October 24, 2011
A group of scientists and statisticians led by the University of California at Berkeley set out recently to conduct an independent assessment of climate data and determine once and for all whether the planet has warmed in the last century and by how much. The study was designed to address concerns brought up by prominent climate change skeptics, and it was funded by several groups known for climate skepticism. Last week, the group released its conclusions: Average land temperatures have risen by about 1.8 degrees Fahrenheit since the middle of the 20th century. The result matched the previous research.
The skeptics were not happy and immediately claimed that the study was flawed.
Also in the news last week were the results of yet another study that found no link between cell phones and brain cancer. Researchers at the Institute of Cancer Epidemiology in Denmark looked at data from 350,000 cell phone users over an 18-year period and found they were no more likely to develop brain cancer than people who didn’t use the technology.
But those results still haven’t killed the calls for more monitoring of any potential link.
Study after study finds no link between autism and vaccines (and plenty of reason to worry about non-vaccinated children dying from preventable diseases such as measles). But a quarter of parents in a poll released last year said that they believed that “some vaccines cause autism in healthy children” and 11.5 percent had refused at least one vaccination for their child.
Polls say that Americans trust scientists more than, say, politicians, but that trust is on the decline. If we’re losing faith in science, we’ve gone down the wrong path. Science is no more than a process (as recent contributors to our “Why I Like Science” series have noted), and skepticism can be a good thing. But for many people that skepticism has grown to the point that they can no longer accept good evidence when they get it, with the result that “we’re now in an epidemic of fear like one I’ve never seen and hope never to see again,” says Michael Specter, author of Denialism, in his TEDTalk below.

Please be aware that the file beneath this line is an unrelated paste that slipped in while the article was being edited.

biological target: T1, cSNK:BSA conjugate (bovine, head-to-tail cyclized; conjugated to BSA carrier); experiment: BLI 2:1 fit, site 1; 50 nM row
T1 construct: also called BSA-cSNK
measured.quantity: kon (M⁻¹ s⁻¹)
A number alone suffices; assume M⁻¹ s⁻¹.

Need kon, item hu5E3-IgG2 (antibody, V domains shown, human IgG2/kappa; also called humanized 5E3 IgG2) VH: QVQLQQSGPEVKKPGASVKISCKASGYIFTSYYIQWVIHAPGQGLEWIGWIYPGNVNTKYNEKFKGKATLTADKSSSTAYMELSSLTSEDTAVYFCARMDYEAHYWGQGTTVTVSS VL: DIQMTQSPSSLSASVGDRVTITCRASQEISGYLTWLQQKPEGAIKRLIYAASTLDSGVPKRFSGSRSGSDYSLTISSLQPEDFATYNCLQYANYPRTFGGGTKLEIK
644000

If you’re reading this, there’s a good chance that you think I’m not talking about you. But here’s a quick question: Do you take vitamins? There’s a growing body of evidence that vitamins and dietary supplements are no more than a placebo at best and, in some cases, can actually increase the risk of disease or death. For example, a study earlier this month in the Archives of Internal Medicine found that consumption of supplements, such as iron and copper, was associated with an increased risk of death among older women. In a related commentary, several doctors note that the concept of dietary supplementation has shifted from preventing deficiency (there’s a good deal of evidence for harm if you’re low in, say, folic acid) to one of trying to promote wellness and prevent disease, and many studies are showing that more supplements do not equal better health.
But I bet you’ll still take your pills tomorrow morning. Just in case.
This path has the potential to lead to some pretty dark times, as Specter says:
When you start down the road where belief and magic replace evidence and science, you end up in a place you don’t want to be. You end up in Thabo Mbeki South Africa. He killed 400,000 of his people by insisting that beetroot garlic and lemon oil were much more effective than the antiretroviral drugs we know can slow the course of AIDS. Hundreds of thousands of needless deaths in a country that has been plagued worse than any other by this disease.
If you don’t think that can happen here, think again. We’re already not vaccinating children against preventable diseases, something that will surely lead (and probably already has led) to lives lost. We have big problems to address in the coming decades—even greater changes to temperature, weather and water as the planet warms; a growing population—and we need to start putting our trust back into science, into the process that has brought us to where we are today, with longer lives, cleaner water and skies, more efficient farming. Because you have to admit, this is a pretty great time to be alive and it’s science that got us here.
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